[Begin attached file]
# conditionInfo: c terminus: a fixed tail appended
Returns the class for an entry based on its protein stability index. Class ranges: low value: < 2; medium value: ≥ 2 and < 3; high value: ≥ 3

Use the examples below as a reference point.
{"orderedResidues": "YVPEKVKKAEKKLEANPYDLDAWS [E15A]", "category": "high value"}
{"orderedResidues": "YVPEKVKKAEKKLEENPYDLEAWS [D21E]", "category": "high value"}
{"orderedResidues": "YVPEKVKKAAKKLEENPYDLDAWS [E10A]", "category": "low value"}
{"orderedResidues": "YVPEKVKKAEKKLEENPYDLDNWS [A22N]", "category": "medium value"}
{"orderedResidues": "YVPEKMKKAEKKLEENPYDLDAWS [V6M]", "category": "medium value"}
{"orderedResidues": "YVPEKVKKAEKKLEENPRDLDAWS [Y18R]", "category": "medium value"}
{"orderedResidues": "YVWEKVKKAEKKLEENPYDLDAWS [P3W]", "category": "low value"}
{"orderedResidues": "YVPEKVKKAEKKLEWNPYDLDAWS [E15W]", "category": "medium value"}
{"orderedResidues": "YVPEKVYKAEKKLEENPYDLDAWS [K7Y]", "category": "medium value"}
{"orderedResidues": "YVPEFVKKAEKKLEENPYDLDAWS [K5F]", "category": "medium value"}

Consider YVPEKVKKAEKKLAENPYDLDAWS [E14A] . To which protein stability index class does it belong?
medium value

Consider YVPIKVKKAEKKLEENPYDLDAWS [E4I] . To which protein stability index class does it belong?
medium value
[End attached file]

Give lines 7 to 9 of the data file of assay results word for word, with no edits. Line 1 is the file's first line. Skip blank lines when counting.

{"orderedResidues": "YVPEKVKKAEKKLEENPYDLDNWS [A22N]", "category": "medium value"}
{"orderedResidues": "YVPEKMKKAEKKLEENPYDLDAWS [V6M]", "category": "medium value"}
{"orderedResidues": "YVPEKVKKAEKKLEENPRDLDAWS [Y18R]", "category": "medium value"}